Stefanie Tellex
Brown University
Wed. June 27, 16:00

Title: Learning Models of Language, Action and Perception for Human-Robot Collaboration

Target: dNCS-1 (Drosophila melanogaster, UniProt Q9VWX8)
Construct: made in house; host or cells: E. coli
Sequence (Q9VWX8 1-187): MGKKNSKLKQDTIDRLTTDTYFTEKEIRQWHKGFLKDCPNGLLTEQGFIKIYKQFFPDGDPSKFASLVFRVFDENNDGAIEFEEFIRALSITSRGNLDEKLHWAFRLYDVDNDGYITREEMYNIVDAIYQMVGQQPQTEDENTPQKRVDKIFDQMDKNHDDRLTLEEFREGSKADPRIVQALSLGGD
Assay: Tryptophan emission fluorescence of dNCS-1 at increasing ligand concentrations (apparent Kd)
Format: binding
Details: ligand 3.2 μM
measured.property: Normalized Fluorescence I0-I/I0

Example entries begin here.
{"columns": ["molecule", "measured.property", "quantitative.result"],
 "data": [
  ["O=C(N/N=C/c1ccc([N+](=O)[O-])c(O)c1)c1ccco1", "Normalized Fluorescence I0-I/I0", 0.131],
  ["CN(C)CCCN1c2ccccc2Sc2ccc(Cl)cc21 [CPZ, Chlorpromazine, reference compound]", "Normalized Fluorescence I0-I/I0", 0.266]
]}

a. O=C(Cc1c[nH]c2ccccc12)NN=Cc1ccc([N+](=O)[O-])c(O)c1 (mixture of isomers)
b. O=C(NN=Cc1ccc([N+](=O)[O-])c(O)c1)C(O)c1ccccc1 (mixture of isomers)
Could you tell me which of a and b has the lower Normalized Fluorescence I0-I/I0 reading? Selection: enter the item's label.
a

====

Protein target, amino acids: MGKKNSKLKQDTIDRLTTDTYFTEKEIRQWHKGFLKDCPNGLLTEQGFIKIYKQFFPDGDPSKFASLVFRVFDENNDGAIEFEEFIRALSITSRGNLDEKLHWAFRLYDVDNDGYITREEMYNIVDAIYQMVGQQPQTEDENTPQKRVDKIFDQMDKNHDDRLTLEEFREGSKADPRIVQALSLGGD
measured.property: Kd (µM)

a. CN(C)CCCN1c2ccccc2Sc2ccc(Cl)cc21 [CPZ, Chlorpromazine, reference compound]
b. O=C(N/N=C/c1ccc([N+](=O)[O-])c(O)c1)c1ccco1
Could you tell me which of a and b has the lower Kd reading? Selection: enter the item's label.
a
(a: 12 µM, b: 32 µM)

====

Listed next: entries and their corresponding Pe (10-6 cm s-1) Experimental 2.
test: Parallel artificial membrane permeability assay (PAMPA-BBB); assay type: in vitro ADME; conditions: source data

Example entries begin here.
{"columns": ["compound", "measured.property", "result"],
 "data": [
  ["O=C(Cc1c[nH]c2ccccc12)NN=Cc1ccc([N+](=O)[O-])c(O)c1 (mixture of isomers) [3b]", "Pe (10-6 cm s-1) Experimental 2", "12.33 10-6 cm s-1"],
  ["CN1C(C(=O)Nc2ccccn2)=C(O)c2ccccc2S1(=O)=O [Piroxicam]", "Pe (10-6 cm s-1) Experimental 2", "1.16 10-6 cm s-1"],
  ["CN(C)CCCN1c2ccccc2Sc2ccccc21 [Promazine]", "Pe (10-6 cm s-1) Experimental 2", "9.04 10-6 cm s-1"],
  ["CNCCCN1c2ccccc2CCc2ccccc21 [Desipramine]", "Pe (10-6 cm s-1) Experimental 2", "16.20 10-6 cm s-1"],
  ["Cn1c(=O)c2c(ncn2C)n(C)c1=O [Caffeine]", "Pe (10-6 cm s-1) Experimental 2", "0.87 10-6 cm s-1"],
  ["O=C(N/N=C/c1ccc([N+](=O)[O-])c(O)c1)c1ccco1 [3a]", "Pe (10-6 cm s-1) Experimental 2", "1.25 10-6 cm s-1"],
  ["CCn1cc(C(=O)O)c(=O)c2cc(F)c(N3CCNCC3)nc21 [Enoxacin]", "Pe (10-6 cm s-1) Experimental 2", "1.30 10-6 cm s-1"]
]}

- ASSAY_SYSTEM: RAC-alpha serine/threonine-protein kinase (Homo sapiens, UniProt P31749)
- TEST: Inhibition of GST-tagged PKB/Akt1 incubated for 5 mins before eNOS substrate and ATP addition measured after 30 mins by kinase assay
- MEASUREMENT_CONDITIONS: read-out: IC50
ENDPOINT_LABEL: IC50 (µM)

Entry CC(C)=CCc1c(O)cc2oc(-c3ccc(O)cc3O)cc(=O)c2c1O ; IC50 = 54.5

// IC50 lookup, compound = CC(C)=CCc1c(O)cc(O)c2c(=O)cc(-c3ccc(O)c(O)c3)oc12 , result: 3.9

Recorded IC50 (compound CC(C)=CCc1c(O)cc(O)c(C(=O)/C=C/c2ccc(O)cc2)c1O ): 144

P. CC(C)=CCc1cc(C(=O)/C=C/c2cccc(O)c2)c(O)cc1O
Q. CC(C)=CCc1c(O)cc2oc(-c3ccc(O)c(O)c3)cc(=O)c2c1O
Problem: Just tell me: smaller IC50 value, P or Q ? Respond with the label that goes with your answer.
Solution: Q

Abstract: Robots can act as a force multiplier for people, whether a robot assisting an astronaut with a repair on the International Space station, a UAV taking flight over our cities, or an autonomous vehicle driving through our streets. To achieve complex tasks, it is essential for robots to move beyond merely interacting with people and toward collaboration, so that one person can easily and flexibly work with many autonomous robots. The aim of my research program is to create autonomous robots that collaborate with people to meet their needs by learning decision-theoretic models for communication, action, and perception. Communication for collaboration requires models of language that map between sentences and aspects of the external world. My work enables a robot to learn compositional models for word meanings that allow a robot to explicitly reason and communicate about its own uncertainty, increasing the speed and accuracy of human-robot communication. Action for collaboration requires models that match how people think and talk, because people communicate about all aspects of a robot's behavior, from low-level motion preferences (e.g., "Please fly up a few feet") to high-level requests (e.g., "Please inspect the building"). I am creating new methods for learning how to plan in very large, uncertain state-action spaces by using hierarchical abstraction. Perception for collaboration requires the robot to detect, localize, and manipulate the objects in its environment that are most important to its human collaborator. I am creating new methods for autonomously acquiring perceptual models in situ so the robot can perceive the objects most relevant to the human's goals. My unified decision-theoretic framework supports data-driven training and robust, feedback-driven human-robot collaboration.